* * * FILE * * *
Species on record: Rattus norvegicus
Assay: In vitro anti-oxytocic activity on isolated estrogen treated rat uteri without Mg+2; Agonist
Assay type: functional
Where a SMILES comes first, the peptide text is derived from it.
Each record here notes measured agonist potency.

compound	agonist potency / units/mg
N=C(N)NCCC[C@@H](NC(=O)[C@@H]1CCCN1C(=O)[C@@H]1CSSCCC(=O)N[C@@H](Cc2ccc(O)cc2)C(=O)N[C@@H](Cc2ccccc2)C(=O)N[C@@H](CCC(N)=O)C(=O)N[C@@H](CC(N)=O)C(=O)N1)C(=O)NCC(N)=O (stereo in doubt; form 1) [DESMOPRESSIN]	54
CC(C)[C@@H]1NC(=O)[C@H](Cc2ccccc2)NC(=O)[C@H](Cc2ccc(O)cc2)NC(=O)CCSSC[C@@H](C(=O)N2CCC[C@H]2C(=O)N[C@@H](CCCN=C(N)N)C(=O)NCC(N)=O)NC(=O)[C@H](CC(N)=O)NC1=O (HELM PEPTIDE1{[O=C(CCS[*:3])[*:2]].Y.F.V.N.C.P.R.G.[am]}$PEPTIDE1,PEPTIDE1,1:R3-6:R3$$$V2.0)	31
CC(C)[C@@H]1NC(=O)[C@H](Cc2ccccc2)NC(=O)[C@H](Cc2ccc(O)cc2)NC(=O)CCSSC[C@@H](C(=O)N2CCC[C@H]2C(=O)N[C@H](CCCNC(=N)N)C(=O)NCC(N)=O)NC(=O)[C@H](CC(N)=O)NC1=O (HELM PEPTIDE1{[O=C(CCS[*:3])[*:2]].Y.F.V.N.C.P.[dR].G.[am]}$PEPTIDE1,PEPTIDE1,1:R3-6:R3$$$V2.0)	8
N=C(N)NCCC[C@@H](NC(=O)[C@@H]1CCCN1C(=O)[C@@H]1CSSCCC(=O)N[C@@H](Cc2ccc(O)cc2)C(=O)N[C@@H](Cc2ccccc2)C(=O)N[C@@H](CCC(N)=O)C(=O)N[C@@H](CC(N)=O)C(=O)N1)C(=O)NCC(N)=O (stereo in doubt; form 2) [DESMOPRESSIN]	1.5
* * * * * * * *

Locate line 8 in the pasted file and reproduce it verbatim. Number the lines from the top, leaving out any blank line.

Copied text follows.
CC(C)[C@@H]1NC(=O)[C@H](Cc2ccccc2)NC(=O)[C@H](Cc2ccc(O)cc2)NC(=O)CCSSC[C@@H](C(=O)N2CCC[C@H]2C(=O)N[C@@H](CCCN=C(N)N)C(=O)NCC(N)=O)NC(=O)[C@H](CC(N)=O)NC1=O (HELM PEPTIDE1{[O=C(CCS[*:3])[*:2]].Y.F.V.N.C.P.R.G.[am]}$PEPTIDE1,PEPTIDE1,1:R3-6:R3$$$V2.0)	31